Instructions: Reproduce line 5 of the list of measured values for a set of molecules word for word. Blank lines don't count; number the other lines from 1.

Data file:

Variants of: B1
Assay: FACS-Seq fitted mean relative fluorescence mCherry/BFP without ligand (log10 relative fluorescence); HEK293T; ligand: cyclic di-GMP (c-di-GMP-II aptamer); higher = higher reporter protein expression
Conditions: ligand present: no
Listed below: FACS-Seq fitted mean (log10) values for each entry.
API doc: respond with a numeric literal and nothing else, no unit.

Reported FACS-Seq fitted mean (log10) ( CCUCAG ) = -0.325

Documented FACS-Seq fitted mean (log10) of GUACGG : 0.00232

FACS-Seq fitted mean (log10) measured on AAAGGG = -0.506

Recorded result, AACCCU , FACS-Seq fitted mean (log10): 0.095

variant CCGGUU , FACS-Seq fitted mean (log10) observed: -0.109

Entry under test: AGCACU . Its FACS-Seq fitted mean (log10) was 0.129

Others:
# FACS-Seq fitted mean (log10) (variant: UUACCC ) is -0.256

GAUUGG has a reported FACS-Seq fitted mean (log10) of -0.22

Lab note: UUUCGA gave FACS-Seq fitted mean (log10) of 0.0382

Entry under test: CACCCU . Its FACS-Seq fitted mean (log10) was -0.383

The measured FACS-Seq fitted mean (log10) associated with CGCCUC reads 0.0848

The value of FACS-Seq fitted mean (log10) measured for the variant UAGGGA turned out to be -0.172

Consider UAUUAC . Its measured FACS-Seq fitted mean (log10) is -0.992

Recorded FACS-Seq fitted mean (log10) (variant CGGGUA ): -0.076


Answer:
API doc: respond with a numeric literal and nothing else, no unit.